Economic losses are expected to hit around $1bn

Residents walk through the remains of a collapsed building in Eastern Turkey

A huge magnitude 7.2 earthquake in Eastern Turkey on October 23 has killed over 500 people and caused economic losses of around $1bn.

Meanwhie, the insured losses will meet $100m to $200m, according to risk modelling firm EQECAT.

The earthquake damage assessments are only just emerging. With more than 200 aftershocks and a magnitude of 7.2 (estimated by the US Geological Survey) the quake hit Turkey hard.

Lasting for more than 30 seconds the shaking was felt throughout the country and neighbouring Armenia, Azerbaijan, Georgia, Iran, Iraq and Syria.

The region around Ercis was the hardest hit. The prime minister’s emergency agency announced that 970 buildings in the region were either destroyed or severely damaged, over 80 of which were collapsed multilevel buildings including student dormitories and hotels. The number of fatalities is estimated to be about 1,000.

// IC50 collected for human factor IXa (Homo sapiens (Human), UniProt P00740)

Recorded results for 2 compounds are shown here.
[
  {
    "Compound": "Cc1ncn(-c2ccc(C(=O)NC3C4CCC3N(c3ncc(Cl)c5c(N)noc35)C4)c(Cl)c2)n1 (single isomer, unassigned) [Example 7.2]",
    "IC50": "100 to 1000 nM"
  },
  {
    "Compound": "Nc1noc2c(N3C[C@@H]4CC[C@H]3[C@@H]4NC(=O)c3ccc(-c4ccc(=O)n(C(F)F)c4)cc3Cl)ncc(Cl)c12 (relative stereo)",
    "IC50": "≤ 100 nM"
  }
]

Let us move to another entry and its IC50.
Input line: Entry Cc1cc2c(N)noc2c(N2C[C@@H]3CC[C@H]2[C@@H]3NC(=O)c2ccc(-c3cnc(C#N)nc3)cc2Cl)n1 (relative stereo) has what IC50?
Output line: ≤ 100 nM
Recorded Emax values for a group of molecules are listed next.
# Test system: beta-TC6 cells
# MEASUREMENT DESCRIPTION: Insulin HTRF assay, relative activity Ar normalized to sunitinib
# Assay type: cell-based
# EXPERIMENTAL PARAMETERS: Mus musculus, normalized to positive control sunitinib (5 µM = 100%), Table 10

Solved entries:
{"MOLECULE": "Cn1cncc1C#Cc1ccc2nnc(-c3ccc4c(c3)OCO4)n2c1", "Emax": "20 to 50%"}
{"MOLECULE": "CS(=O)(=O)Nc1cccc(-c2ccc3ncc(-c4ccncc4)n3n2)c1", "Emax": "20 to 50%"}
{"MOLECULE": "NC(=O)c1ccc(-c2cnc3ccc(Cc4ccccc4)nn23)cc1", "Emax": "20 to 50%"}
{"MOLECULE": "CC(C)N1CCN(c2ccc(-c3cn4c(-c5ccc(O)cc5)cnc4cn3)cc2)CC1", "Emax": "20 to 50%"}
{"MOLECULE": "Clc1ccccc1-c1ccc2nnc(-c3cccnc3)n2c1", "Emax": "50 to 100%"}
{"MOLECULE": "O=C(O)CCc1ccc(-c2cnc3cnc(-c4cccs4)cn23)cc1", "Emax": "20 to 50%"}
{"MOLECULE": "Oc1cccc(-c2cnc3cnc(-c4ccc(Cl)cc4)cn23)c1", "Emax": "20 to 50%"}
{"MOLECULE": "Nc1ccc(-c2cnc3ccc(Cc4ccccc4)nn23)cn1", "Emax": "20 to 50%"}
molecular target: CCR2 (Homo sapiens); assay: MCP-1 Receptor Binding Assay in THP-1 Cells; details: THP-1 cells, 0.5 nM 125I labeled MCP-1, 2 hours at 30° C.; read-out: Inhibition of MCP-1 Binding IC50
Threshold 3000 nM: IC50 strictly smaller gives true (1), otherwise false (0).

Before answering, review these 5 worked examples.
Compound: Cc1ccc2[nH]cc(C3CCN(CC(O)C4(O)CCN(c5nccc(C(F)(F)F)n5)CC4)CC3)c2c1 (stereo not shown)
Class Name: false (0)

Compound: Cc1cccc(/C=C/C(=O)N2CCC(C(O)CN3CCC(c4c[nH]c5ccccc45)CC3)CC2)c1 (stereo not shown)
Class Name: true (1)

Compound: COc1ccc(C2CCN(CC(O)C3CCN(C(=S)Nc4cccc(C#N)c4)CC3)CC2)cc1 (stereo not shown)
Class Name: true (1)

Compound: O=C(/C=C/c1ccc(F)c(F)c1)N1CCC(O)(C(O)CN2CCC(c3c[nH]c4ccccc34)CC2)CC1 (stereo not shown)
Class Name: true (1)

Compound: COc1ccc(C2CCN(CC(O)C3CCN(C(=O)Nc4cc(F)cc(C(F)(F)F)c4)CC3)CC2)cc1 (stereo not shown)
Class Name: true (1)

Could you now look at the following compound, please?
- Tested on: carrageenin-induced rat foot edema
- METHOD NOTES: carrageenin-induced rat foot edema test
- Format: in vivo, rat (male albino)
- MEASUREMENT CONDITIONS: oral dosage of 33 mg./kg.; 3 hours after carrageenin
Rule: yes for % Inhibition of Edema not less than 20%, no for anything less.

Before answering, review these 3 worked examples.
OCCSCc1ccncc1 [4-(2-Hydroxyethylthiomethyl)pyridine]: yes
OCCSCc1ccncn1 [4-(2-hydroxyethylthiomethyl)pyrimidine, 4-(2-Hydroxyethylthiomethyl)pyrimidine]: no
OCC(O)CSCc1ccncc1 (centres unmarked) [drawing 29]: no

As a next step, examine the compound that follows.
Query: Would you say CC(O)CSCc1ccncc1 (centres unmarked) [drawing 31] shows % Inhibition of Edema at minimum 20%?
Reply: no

The earthquake occurred at a relatively shallow depth of 20km through a convergence between the Arabian tectonic plate to the south and the Eurasian plate to the north.

Seismicity is among the highest across the globe in Eastern Turkey, yet earthquake insurance penetration is generally low. A national earthquake insurance pool was established in 2000. Participation is mandatory for all general insurance and re-insurance companies in Turkey.